13. Tree said on January 20th, 2009 at 4:17pm #

    You first, RG.

  14. George Thompson said on January 20th, 2009 at 10:19pm #

    The Earth is not overpopulated with regular people. It’s overpopulated with rich people, despite their small and dwindling numbers. Rankism abounds. Sweet dreams lost planet.

  15. The Angry Peasant said on January 20th, 2009 at 10:37pm #

    RG the LG,

    You’ve given this spiel before. I agree that the biggest problem with humans (well, second biggest after our insatiable avarice), is our irresponsible overbreeding. But seriously. Come on. Like you’re going to hand a knife to your best friend and say, “Frank, please stab me in the throat several times. The world is too populated.” Or watch your mother clutching her chest with a heart attack and tell the paramedics, “Fools! Don’t you dare administer CPR! One less mouth to feed in this wretched world!” For crying out loud, get real.

    If you have a death wish, man, a couple boxes of Unisom and a bottle of Scotch will take care of your problem.

  16. Don Hawkins said on January 21st, 2009 at 2:48am #

    It is clear, then, that wisdom is knowledge having to do with certain principles and causes. But now, since it is this knowledge that we are seeking, we must consider the following point: of what kind of principles and of what kind of causes is wisdom the knowledge?
    The life of theoretical philosophy is the best and happiest a man can lead. Few men are capable of it (and then only intermittently). For the rest there is a second-best way of life, that of moral virtue and practical wisdom. (Aristotle, Metaphysics, 340BC)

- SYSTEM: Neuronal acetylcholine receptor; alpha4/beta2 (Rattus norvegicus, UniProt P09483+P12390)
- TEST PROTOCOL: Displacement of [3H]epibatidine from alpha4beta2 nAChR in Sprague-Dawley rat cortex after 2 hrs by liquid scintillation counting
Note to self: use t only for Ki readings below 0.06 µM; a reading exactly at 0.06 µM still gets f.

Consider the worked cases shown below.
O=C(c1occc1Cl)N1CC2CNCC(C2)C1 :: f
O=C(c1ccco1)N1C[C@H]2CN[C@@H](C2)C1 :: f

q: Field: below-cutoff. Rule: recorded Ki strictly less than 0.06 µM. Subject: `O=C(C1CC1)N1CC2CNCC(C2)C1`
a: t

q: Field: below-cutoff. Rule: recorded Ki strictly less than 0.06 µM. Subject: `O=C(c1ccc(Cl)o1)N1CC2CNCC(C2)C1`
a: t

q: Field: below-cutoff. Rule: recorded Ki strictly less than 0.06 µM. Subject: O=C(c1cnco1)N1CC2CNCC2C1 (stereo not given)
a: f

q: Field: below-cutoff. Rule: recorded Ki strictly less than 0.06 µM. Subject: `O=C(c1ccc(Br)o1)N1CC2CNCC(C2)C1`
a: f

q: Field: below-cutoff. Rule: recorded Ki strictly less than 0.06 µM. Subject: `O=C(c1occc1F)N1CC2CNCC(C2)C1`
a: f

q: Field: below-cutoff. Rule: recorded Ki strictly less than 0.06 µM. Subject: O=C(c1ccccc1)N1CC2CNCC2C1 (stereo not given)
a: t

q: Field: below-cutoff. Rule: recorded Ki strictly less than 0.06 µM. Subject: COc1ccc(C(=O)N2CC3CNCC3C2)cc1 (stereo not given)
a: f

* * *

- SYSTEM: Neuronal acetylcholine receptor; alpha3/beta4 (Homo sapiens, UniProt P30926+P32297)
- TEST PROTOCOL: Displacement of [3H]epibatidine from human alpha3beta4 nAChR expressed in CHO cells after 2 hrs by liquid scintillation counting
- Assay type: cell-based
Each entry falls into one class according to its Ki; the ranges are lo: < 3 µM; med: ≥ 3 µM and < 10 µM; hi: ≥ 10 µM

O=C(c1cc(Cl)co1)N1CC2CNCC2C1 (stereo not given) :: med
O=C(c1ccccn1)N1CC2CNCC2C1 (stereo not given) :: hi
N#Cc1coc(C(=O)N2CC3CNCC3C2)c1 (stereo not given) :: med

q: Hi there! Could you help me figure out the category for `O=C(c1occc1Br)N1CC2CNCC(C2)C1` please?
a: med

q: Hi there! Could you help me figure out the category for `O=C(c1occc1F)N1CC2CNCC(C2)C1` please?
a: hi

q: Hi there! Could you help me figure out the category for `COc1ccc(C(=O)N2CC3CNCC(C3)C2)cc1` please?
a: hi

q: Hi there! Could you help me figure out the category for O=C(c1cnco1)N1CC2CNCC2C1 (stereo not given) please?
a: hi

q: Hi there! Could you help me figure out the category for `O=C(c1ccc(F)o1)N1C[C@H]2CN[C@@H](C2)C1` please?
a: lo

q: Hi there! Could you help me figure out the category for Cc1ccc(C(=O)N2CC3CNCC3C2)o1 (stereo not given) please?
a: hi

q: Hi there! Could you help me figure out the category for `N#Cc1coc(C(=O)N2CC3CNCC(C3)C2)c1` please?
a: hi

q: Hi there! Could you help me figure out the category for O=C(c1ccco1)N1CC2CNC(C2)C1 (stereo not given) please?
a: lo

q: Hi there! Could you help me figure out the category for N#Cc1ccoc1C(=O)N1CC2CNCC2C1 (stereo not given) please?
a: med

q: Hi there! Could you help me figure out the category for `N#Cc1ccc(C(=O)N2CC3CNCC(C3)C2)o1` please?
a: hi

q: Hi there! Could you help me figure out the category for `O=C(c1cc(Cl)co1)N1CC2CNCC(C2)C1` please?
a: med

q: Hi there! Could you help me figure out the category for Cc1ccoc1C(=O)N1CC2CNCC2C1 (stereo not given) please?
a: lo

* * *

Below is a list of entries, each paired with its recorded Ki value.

I loved to write when I was a child. I wrote, but I always thought it was something that you did as a child, then you put away childish things.
    Rita Dove

    We have a bit of a conundrum here a puzzling question. Oh the wonder of it all. The answer to this wisdom, knowledge and truth hopefully will be answered in time but for right now we solve some very serious problems that if not solved the others are academic. A little secret to go ahead with the same thinking that got us here will probably not work out well for most life forms on planet Earth.

  17. Don Hawkins said on January 21st, 2009 at 3:22am #

    Has anybody ever thought of working together as an answer oops of what kind of principles and of what kind of causes is wisdom the knowledge and probably much to simple it must be much more complex than that has to be. A new way of thinking, think of this as kind of a war, simple, complex, reason, instinct, have and have more eat until you can’t walk of what kind of principles and of what kind of causes is wisdom?

  18. Don Hawkins said on January 21st, 2009 at 3:47am #

    Did you have time to think about that stuff well try this one out. Where in the Book Of Knowledge does it say we can’t work together where does it say we can’t build new energy and fast where does it say just a few control most of the wealth is a good thing where does it say we can’t have a new way of thinking? Oh that’s right there is no such thing as the book of knowledge wrong it’s right there in the book first chapter titled Introduction to knowledge no way, way.

  19. Don Hawkins said on January 21st, 2009 at 8:17am #

    Sarah Norcliffe Cleghorn:

    The golf links lie so near the mill
    That almost every day
    The laboring children can look out
    And see the men at play.
    [from “Through the Needle’s Eye,” 1916]